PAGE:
Ford’s Q2 2022 earnings conveyed to Wall Street and retail investors that the company isn’t squandering the momentum it gained from last year. And the layoffs are a sign that the company is shifting its priorities, which is another good sign for investors.
A recent report on the EV market revealed that the average electric vehicle costs $60,000. This is a major barrier for people who want to buy an EV, but who don’t want to own a street legal golf cart (no disrespect to the Chevy Bolt). The base F-150 Lightning starts at $40,000, which is $20,000 less than Rivian’s ($RIVN) basic R1T electric truck. There’s an opportunity for Ford to grab a significant share of the EV market by producing decent looking and affordable electric vehicles, and it appears the company’s management is aware of this.
Issues and Headwinds
Ford's EV ambitions have hit a recent snag. In addition to not having enough supply to meet the demand of the Mustang Mach-E, the company had to recall nearly 50,000 Mach-E vehicles due to a bug in the propulsion system. Sales for the Mach-E have continued, but deliveries of the vehicles have been put on hold. Ford expected to have a fix for the problem by Q3, but a recent tweet by @MachEForum revealed that Ford has found a fix for the issue.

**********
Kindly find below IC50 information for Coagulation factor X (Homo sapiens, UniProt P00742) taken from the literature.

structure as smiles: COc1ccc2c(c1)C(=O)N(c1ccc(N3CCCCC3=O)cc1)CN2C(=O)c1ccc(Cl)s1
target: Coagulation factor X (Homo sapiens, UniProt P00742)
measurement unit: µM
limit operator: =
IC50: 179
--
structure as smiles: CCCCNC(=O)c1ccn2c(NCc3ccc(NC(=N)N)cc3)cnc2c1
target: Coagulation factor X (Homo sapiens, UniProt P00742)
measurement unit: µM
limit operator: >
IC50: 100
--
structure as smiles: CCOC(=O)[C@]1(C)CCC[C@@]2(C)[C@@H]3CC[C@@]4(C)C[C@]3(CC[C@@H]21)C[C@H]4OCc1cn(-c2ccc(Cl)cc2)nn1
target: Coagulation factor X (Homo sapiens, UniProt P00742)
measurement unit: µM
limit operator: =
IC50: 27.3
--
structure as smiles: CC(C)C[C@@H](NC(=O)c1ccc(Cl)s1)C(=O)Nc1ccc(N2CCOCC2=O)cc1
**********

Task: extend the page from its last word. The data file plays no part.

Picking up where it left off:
Also, Ford and other vehicle manufacturers are still dealing with a shortage of semiconductors, as well as an increase in material costs and shipping costs due to inflation.
On the consumer side, consumer confidence declined again in July, marking a third straight month of declining consumer confidence. Then there is the big R. Though government officials haven't officially stated that the country is in a recession, it does appear the U.S. is getting closer to one. U.S. GDP fell 0.9% in the second quarter of 2022. It’s the second quarter in a row that GDP has declined, which is a strong signal that the country is heading towards a recession.
Ford’s management expects to see some improvements in commodity prices in the second half of 2022, which should lower material expenses. Ford has been able to increase its vehicle prices to offset higher expenses without issue because of the high demand for vehicles. A recession however, could cause consumers to delay new vehicle purchases, which would be a big blow to the momentum Ford has gathered over the past year.
2022 and Beyond